Tuesday, February 20, 2018

The Faulty Assumption of Control

Autopsy of a Failed Holacracy: Lessons in Justice, Equity, and Self-Management

The assumption behind any change model is “I can change you.”

No wonder projects fail and people are resentful.

We approach these things thinking we are going to change someone else.

Worse is when we approach these things thinking we are going to change someone else, but I don’t have to change myself.

People are going to see right through that.

In a recent Non-Profit Quarterly article outlining a failed holacracy initiative, the author identified three assumptions within that model that can easily make the actual execution of Holacracy de-humanizing:

  1. That maximizing autonomy and coordinating behavior (emphasis mine) is central to good governance
  2. That explicit, linear, and reproducible meeting structures and language is preferred
  3. The system provides space for everyone to have and use power

The problem with each of these assumptions:

  • Good luck with “coordinating behavior”, especially if you are not willing to walk the talk yourself.
  • Those structures and that language usually wind up becoming another set of acronyms and code-words that few people understand.
  • The same people who tend to go after power will be the same people who have power in this structure.  There is nothing inherently in the structure (or in any structure) that equalizes how people experience power in its various forms.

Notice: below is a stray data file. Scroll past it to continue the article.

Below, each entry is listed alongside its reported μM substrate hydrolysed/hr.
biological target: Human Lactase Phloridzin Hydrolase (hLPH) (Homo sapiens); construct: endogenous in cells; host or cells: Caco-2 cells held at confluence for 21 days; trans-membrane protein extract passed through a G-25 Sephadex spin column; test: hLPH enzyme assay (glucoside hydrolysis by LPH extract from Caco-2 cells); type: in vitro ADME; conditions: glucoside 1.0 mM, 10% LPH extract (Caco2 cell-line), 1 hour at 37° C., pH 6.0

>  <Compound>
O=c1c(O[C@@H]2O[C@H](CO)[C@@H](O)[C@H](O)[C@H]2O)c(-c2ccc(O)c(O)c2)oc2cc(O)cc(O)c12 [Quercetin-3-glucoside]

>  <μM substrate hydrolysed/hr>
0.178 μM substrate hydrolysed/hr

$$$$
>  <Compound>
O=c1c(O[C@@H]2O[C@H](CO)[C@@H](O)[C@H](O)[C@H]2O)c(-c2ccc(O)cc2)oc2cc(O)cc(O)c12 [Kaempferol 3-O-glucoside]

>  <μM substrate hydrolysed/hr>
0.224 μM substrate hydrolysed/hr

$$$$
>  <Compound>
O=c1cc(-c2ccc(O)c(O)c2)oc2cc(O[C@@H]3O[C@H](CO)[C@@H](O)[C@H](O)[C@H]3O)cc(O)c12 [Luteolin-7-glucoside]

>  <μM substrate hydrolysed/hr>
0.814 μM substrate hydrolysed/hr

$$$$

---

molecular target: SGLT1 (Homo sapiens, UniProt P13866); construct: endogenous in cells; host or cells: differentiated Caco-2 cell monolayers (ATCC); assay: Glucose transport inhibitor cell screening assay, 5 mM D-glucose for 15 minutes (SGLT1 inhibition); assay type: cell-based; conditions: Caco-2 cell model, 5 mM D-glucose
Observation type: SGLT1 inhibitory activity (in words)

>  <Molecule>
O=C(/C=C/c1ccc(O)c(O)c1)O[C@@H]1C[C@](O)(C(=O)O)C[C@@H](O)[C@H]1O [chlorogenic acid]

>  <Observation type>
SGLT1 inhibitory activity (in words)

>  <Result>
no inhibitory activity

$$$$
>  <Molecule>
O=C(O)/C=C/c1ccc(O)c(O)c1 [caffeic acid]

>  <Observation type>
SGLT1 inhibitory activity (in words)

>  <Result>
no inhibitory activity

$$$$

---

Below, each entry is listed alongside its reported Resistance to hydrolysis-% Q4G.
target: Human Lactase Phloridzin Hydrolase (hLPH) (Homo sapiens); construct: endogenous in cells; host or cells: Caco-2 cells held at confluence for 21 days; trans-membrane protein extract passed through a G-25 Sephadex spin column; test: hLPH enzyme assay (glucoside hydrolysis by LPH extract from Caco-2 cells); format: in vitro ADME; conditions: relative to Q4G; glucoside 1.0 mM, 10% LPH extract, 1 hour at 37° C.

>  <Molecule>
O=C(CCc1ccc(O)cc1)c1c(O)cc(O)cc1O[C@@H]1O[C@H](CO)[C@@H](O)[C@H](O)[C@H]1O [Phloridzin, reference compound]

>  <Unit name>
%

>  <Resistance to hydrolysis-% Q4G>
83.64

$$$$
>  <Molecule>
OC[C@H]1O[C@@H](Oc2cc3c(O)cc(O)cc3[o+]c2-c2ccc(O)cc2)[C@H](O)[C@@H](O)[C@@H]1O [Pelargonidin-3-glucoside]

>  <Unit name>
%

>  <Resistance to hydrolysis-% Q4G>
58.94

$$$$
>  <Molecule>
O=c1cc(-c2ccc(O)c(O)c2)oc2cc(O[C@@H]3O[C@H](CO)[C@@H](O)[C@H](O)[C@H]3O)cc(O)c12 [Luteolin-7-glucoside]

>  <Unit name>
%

My assumption is that an organization is a networked group of individuals and that culture derives from the interactions between these individuals and how the environment influences individual behavior.

The only thing we should attempt to influence is the environment the individuals work within – much like fertilizing and mulching a garden so that your plants can thrive.

What are you working with now?

  1. What are the characteristics of the people who “hold power” in the organization?
  2. How is your organization currently treating people who act autonomously?  Is it encouraged? Discouraged?  Is it encouraged verbally and discouraged behaviorally?
  3. What is your percentage of aggressive go-getters vs quieter thinkers and how are each of these groups treated?
  4. What environmental changes can you make to make your organization more inclusive?  Are there policies that need changing? Do different people need to be in leadership positions? Do the working environments accommodate different working needs?

Let me help you visualize your work-in-process!

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I hope you can join me on this journey!

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